Mac Authentication For Cisco

MAC-Based Access Control is one method for preventing unauthorized access to the Wireless LAN. This article discusses how MAC-Based Access Control works and provides step-by-step configuration instructions for Microsoft NPS and Dashboard.

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  2. Mac Authentication For Cisco Webex
  3. Cisco Mac Address

This video is an overview of MAC Authentication Bypass. MAB is useful as a method of fallback for bypassing 802.1x authentication when you have an endpoint with no supplicant software installed. 6) On the Configure Authentication Methods page, uncheck all options except Unencrypted authentication (PAP, SPAP). (Figure 6) Figure 6. 7) Click Next on the Configure Constraints screen. 8) Click Next on the Configure Settings screen. 9) Review settings and click Finish on the Completing New Network Policy screen. (Figure 7) Figure 7. The video introduces you to a concept of MAC Authentication Bypass (MAB) in Cisco ISE 2.2. We will used MAB to authenticate the network devices that we profiled in the last video. You will learn about Logical Device profile, and the basic structure of authentication and authorization policies. For devices that cannot be profile, we will statically map the device to an Endpoint Identity Group.

MAC-Based Access Control

It is critical to control which devices can access the wireless LAN. MAC-Based Access Control can be used to provide port based network access control on MR series access points. With MAC-Based Access Control, devices must be authenticated by a RADIUS server before network access is granted on an SSID. The AP (RADIUS client) sends a RADIUS Access-Request to the RADIUS server containing the username and password of the connecting wireless device. The username and password combination is always the MAC address of the connecting device, lower case without delimiting characters. If a RADIUS policy exists on the server that specifies the device should be granted access and the credentials are correct, the RADIUS server will respond with an Access-Accept message. Upon receiving this message, the AP will grant network access to the device on the SSID. If the RADIUS server replies with an Access-Reject because the device does not match a policy, the AP will not grant network access. Below is a diagram showing a successful authentication.

MAC-Based Access Control has some security implications which must be considered. One is that it is not an association method that supports wireless encryption. Therefore clients will need to rely on upper layer protocols for encrypting traffic such as SSL or IPsec once a device has gained network access. The second being the credentials used. Because the MAC address of the device is used as the credentials, an attacker can easily gain network access by spoofing the MAC address of previously authenticated clients. Below are the steps necessary in order, to deploy MAC-Based Access Control using Microsoft NPS.

MAC-Based Access Control

It is critical to control which devices can access the Wireless LAN. MAC-Based Access Control can be used to provide network access control on MR series access points. With MAC-Based Access Control, devices must be authenticated by a RADIUS server before network access is granted on an SSID.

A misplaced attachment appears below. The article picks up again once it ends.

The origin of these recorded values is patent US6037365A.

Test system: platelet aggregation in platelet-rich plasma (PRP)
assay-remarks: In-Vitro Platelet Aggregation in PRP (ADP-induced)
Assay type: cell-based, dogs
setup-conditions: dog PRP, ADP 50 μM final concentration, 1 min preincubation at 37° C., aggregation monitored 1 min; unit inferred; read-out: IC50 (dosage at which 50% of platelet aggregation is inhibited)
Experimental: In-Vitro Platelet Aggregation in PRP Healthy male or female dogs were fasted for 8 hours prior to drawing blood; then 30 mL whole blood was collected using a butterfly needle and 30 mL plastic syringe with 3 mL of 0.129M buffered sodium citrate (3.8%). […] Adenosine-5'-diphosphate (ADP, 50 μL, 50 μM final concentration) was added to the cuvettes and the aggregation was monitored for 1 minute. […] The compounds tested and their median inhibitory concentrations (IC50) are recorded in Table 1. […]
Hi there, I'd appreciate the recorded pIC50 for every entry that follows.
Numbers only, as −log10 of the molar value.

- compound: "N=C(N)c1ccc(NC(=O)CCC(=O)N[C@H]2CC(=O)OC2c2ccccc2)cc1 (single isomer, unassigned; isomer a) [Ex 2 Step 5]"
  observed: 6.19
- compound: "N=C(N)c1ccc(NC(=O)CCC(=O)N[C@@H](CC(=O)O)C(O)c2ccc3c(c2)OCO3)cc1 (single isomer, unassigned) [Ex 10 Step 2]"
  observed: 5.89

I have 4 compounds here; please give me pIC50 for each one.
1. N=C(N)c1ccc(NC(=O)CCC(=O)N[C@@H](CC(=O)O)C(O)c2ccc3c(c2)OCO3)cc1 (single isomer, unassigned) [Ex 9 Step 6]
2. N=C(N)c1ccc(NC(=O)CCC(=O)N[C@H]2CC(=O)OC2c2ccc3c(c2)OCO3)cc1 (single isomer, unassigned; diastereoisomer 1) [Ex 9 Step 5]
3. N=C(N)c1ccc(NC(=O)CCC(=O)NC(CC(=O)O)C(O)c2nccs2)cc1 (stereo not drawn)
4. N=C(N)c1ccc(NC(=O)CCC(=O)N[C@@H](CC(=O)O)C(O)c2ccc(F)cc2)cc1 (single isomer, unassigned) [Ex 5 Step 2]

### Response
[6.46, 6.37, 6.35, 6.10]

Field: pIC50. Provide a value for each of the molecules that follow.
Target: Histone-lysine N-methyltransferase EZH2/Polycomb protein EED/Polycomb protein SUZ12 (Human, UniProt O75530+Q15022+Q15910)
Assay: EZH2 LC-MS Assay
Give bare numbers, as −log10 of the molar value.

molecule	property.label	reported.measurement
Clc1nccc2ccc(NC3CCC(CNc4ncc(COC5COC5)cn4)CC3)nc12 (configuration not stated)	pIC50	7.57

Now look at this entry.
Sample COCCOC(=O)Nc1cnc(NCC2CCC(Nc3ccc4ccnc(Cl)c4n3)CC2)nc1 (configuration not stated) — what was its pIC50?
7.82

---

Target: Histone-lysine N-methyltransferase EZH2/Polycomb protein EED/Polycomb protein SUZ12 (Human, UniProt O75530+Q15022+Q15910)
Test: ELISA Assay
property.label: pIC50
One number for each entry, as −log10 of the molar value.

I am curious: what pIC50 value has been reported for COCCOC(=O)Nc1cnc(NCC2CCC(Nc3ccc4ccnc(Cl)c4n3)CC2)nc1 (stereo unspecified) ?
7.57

The Access Point (Authenticator) sends a RADIUS Access-Request to the RADIUS server containing the username and password of the connecting wireless device based on the association process. With MAC-based Access Control, the username and password combination is always the MAC address of the connecting device, lower case, without delimiting characters. Cs5 for mac os 10.13.

Authentication

If a RADIUS policy exists on the server that specifies the device should be granted access and the credentials are correct, the RADIUS server will respond with an Access-Accept message. Upon receiving this message, the AP will grant network access to the device on the SSID.

Mac Authentication For Cisco

If the RADIUS server replies with an Access-Reject, the device does not match an existing policy or the RADIUS server has a rule denying the client and the AP will not grant network access to the device.

Below is a diagram showing a successful authentication exchange:

Mac Address Authentication Cisco Switch

Security Considerations

Mac Authentication For Cisco Webex

MAC-Based Access Control has some security implications which must be considered before using this method as a primary method to secure a wireless network.

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  • It is not an association method that supports wireless encryption. Communication between wireless clients and the MR is not encrypted and can be intercepted and viewed as clear text by “man-in-the-middle” devices using easily accessible wireless capture tools. Therefore clients will need to rely on upper layer protocols for encrypting traffic, such as SSL or IPsec, once a device has gained network access.
  • Because the MAC address of the device is used as the authentication credentials, an attacker can easily gain network access by spoofing the MAC address of previously authenticated clients.